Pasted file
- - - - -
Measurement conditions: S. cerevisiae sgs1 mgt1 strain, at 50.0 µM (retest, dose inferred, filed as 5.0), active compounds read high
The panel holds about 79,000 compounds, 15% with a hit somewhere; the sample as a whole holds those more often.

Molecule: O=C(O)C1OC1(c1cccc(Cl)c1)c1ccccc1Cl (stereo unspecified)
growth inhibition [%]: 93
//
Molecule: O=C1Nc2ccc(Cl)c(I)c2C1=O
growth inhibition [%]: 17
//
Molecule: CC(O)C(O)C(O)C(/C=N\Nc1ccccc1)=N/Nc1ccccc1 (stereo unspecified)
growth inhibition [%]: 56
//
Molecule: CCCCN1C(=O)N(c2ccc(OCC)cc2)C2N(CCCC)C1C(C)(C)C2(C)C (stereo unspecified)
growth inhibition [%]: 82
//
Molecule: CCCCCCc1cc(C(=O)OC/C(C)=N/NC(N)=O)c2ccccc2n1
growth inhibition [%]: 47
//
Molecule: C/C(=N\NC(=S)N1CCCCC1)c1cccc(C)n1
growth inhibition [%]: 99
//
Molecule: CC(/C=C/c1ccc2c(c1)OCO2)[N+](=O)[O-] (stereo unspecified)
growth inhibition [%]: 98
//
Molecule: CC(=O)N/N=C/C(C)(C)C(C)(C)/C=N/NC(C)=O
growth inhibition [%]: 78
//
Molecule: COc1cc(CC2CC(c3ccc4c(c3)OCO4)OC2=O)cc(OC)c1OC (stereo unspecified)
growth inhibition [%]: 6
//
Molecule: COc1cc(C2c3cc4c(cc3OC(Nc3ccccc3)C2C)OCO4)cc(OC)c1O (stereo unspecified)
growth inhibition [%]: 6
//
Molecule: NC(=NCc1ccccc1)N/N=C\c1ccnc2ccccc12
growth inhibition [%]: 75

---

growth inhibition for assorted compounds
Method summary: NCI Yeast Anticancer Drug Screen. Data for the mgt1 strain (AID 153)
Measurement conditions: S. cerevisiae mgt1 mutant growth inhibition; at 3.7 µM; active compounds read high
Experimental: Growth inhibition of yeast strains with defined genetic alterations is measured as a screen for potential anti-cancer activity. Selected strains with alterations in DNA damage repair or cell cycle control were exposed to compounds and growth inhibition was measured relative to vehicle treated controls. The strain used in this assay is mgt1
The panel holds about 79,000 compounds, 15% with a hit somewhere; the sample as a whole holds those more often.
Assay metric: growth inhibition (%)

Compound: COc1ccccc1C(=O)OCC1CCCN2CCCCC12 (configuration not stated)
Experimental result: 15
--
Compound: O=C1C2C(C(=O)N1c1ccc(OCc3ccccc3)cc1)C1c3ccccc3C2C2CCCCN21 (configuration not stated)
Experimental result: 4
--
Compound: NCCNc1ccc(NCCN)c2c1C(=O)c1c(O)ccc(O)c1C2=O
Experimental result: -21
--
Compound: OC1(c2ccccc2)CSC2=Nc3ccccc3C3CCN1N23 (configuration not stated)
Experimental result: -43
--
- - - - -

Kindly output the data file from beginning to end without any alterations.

Measurement conditions: S. cerevisiae sgs1 mgt1 strain, at 50.0 µM (retest, dose inferred, filed as 5.0), active compounds read high
The panel holds about 79,000 compounds, 15% with a hit somewhere; the sample as a whole holds those more often.

Molecule: O=C(O)C1OC1(c1cccc(Cl)c1)c1ccccc1Cl (stereo unspecified)
growth inhibition [%]: 93
//
Molecule: O=C1Nc2ccc(Cl)c(I)c2C1=O
growth inhibition [%]: 17
//
Molecule: CC(O)C(O)C(O)C(/C=N\Nc1ccccc1)=N/Nc1ccccc1 (stereo unspecified)
growth inhibition [%]: 56
//
Molecule: CCCCN1C(=O)N(c2ccc(OCC)cc2)C2N(CCCC)C1C(C)(C)C2(C)C (stereo unspecified)
growth inhibition [%]: 82
//
Molecule: CCCCCCc1cc(C(=O)OC/C(C)=N/NC(N)=O)c2ccccc2n1
growth inhibition [%]: 47
//
Molecule: C/C(=N\NC(=S)N1CCCCC1)c1cccc(C)n1
growth inhibition [%]: 99
//
Molecule: CC(/C=C/c1ccc2c(c1)OCO2)[N+](=O)[O-] (stereo unspecified)
growth inhibition [%]: 98
//
Molecule: CC(=O)N/N=C/C(C)(C)C(C)(C)/C=N/NC(C)=O
growth inhibition [%]: 78
//
Molecule: COc1cc(CC2CC(c3ccc4c(c3)OCO4)OC2=O)cc(OC)c1OC (stereo unspecified)
growth inhibition [%]: 6
//
Molecule: COc1cc(C2c3cc4c(cc3OC(Nc3ccccc3)C2C)OCO4)cc(OC)c1O (stereo unspecified)
growth inhibition [%]: 6
//
Molecule: NC(=NCc1ccccc1)N/N=C\c1ccnc2ccccc12
growth inhibition [%]: 75

---

growth inhibition for assorted compounds
Method summary: NCI Yeast Anticancer Drug Screen. Data for the mgt1 strain (AID 153)
Measurement conditions: S. cerevisiae mgt1 mutant growth inhibition; at 3.7 µM; active compounds read high
Experimental: Growth inhibition of yeast strains with defined genetic alterations is measured as a screen for potential anti-cancer activity. Selected strains with alterations in DNA damage repair or cell cycle control were exposed to compounds and growth inhibition was measured relative to vehicle treated controls. The strain used in this assay is mgt1
The panel holds about 79,000 compounds, 15% with a hit somewhere; the sample as a whole holds those more often.
Assay metric: growth inhibition (%)

Compound: COc1ccccc1C(=O)OCC1CCCN2CCCCC12 (configuration not stated)
Experimental result: 15
--
Compound: O=C1C2C(C(=O)N1c1ccc(OCc3ccccc3)cc1)C1c3ccccc3C2C2CCCCN21 (configuration not stated)
Experimental result: 4
--
Compound: NCCNc1ccc(NCCN)c2c1C(=O)c1c(O)ccc(O)c1C2=O
Experimental result: -21
--
Compound: OC1(c2ccccc2)CSC2=Nc3ccccc3C3CCN1N23 (configuration not stated)
Experimental result: -43
--